When you send money or funds to your inmate, first you have to find out what type of online transfer service is supported by the prison or institute in which your inmate is incarcerated. This type of information can easily find out by visiting/navigating to the institution Orange Park Police Jail web page link . You can also contact at prison telephone number 904-264-5555.
You should pay very close attention to the rules of the facility or institution where the inmate is incarcerated. Sometimes they require money senders are on the inmate's visitation list. Some institutes or correctional facilities have a deposit limit, like $200-300 at a time. In federal prisons and correctional facilities, there is no such limit.
There are some of the money transfer firms being used by various facilities.
JPay, WesternUnion, and MoneyGram are by far the oldest and most trusted money transfer companies.
This is to be noted that you must verify which company can send money to your inmate before sending funds. If your inmate asks you to deposit money into the account of a friend, be careful as this is a sign of illegal activity. If the department finds such activity your inmate and you might possibly be banned from sending and receiving money.
Some authority departments may impose a limit of a maximum $200 of sending money at any time so it is a more accurate way to confirm your limit.
An inmate with fines or restitution could be a hassle to commissary/accept as true with account garnishment. If the inmate has those monetary obligations, they'll be extracted from the inmate’s bank account. It could be a percent or the whole amount counting on the scenario.
We suggest inmates who are going into their bid touch the counselor and make an association in advance. In case you pass in understanding they are taking 20-25% of all deposits is higher than have them take all of it and you discover in the commissary line while the account is zero.
Calling an inmate in the Orange Park Police Jail is quite straight forward. There are some rules before you call the inmate.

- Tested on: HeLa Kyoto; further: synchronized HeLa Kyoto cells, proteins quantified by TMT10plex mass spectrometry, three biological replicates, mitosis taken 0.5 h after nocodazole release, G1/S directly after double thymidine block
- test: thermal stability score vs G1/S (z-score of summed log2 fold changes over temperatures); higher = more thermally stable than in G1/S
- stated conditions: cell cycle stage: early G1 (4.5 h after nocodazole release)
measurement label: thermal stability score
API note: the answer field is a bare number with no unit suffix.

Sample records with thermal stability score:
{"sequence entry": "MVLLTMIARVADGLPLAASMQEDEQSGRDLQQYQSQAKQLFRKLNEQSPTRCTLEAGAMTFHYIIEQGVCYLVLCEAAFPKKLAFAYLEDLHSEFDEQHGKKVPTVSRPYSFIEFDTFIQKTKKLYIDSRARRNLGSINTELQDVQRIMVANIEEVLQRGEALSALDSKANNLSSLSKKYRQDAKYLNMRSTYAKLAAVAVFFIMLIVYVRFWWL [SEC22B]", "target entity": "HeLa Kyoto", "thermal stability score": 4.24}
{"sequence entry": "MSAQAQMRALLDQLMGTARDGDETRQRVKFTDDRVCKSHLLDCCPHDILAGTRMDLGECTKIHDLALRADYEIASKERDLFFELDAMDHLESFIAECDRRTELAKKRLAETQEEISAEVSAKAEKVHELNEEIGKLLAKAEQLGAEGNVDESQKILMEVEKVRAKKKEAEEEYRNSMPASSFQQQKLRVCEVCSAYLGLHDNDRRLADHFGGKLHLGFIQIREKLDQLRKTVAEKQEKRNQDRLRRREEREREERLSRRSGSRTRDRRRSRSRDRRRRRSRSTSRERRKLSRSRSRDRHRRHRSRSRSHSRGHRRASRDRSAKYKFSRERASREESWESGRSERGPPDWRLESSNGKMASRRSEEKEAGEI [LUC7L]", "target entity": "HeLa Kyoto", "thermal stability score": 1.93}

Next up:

Visiting the Orange Park Police Jail of Florida has some common rules defined by the Florida Department of Corrections (FLDOC). Some facilities have their own rules according to a certain circumstance. Orange Park Police Jail is on a rotating visiting schedule.
Visitors are scanned and searched with metal detectors and scanner when they enter the facility or prison. There bags and cars are also searched for extra security. The visitor may be denied if he/she found with illegal things such as narcotics, prohibited material such as sexually suggestive papers or violence content.
You should always bring some extra clothing with you and leave them in your car. Change your cloth in case of any rejection of your dress.
|Monday||7:30 AM to 11:00 AM||12:30 PM to 4:00 PM|
|Tuesday||7:30 AM to 11:00 AM||12:30 PM to 4:00 PM|
|Wednesday||7:30 AM to 11:00 AM||12:30 PM to 4:00 PM|
|Thursday||7:30 AM to 11:00 AM||12:30 PM to 4:00 PM|
|Friday||7:30 AM to 11:00 AM||12:30 PM to 4:00 PM||5:30 PM to 9:00 PM|
|Saturday||9:00 AM to 11:00 AM||12:30 PM to 4:00 PM||5:30 PM to 9:00 PM|
|Sunday||7:30 AM to 11:00 AM||12:30 PM to 4:00 PM||5:30 PM to 9:00 PM|
Note: The Administration department of the Orange Park Police Jail might have changed timing or visitation rules. It is advised that you must contact them before you visit.
Below is a GEO location map and direction of the Orange Park Police Jail - 2025 Smith Street, Orange Park, Florida, 32073.
You can click on any area of the map to enlarge it and zoom out the exact location and direction of your interest.
You might interested in the following list of prisons, jails and other facilities in the state of Florida.
7765 South CR 231 PO Box 628, Lake Butler, Florida, 32054-0628
2616A Springhill Road, Tallahassee, Florida, 32305-6739
6044 Greensboro Highway, Quincy, Florida, 32351-9100
There are total of 9 types of prisons, jails, and facilities in the state of the Florida including Police Department Jail type and total 597 prisons, jails, or facilities in the Florida state including Orange Park Police Jail.
Following is a complete directory list and numbers are shown adjacent to each type of prison, jail, or facility in the Florida state.
This web page was last updated on Jan 16, 2023. If you find any error, please contact us.